Lately, there has been a rash of attempts to raise money for so-called charitable organizations that appear less than charitable.
In fact, the only people who are likely to benefit from money donated by the uninformed are those doing the fund raising.Both the Utah Division of Consumer Protection and several Salt Lake police organizations have issued warnings advising the public not to be taken in by official-sounding groups that have been soliciting money over the telephone.
These unscrupulous operators have adopted names that sound legitimate. No doubt they are costing their deserving counterparts money by fooling consumers into thinking they are supporting such groups as the American Cancer Society.
Some questionable organizations that have surfaced along the Wasatch Front recently include the Cancer Fund of America, the American Heart Disease, the National Animal Protection, the Walker Cancer Research Institute, and the Pacific West Cancer Fund.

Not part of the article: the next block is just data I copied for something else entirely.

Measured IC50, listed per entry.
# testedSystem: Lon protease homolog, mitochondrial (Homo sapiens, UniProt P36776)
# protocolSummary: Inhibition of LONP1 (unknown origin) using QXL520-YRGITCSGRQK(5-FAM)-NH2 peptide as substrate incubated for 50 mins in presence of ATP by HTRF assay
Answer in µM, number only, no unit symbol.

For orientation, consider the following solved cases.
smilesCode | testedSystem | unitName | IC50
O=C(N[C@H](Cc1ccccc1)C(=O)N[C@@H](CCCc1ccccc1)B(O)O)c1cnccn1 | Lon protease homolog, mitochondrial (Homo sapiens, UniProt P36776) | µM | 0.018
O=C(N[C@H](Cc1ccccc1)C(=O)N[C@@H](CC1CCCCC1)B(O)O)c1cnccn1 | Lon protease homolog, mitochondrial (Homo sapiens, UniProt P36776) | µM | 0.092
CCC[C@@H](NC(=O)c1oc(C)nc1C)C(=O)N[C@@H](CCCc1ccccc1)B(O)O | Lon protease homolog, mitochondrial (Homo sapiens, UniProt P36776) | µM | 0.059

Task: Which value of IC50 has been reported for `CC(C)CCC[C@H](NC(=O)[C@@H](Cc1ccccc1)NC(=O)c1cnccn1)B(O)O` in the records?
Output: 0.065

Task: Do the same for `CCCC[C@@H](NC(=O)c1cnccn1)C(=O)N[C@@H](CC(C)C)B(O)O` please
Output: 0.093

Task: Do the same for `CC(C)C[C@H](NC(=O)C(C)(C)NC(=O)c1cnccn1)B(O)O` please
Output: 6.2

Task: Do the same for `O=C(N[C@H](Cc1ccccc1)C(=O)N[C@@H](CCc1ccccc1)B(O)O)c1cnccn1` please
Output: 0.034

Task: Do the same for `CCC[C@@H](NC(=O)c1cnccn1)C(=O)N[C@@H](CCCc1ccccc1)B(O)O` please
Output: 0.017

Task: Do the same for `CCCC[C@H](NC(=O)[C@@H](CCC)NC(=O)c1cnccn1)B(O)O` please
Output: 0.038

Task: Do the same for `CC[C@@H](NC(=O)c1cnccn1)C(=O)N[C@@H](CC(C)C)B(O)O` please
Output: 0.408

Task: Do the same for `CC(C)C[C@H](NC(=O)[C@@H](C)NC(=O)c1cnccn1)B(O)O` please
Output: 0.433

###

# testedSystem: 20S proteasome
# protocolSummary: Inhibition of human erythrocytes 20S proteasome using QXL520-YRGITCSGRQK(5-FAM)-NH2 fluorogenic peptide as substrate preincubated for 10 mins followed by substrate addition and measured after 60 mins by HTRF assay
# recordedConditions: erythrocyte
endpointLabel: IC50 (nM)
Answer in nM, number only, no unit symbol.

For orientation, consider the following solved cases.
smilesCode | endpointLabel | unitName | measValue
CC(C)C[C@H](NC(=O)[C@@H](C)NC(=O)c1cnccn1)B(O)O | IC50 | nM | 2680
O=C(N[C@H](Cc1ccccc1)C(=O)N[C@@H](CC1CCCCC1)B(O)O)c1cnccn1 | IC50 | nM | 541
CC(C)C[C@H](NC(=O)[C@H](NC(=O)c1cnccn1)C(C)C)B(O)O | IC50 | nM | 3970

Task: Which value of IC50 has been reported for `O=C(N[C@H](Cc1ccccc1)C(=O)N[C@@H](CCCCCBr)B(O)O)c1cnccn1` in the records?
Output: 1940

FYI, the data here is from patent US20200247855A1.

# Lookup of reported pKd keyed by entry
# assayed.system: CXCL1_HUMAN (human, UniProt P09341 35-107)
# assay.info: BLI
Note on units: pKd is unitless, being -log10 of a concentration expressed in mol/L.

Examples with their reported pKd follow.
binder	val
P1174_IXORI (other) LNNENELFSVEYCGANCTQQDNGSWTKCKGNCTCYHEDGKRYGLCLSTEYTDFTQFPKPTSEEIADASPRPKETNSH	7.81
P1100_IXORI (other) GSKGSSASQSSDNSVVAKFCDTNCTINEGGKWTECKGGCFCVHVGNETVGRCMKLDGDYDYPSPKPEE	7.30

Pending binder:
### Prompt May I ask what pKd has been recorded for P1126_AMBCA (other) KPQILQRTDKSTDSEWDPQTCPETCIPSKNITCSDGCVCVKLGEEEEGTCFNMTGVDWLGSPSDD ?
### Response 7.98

Another group, which calls itself the Utah Alliance of Police Officers, has resorted to implied threats over the telephone to try to force contributions, according to an official of a legitimate police association, the Police Mutual Aid Association.
The implication was that if someone contacted didn't show their support of the police with a donation, the level of police protection they receive might suffer. Donors were also urged to engage in the illegal practice of post-dating checks.
Consumers need to make sure they know just who is getting their charitable contributions. They should also beware of groups that utilize strong-arm tactics or suggest illegal ways of making a donation.
And they also should take the advise of state officials, who advise checking to see if a charity has complied with state law and registered with the Utah Division of Consumer Protection.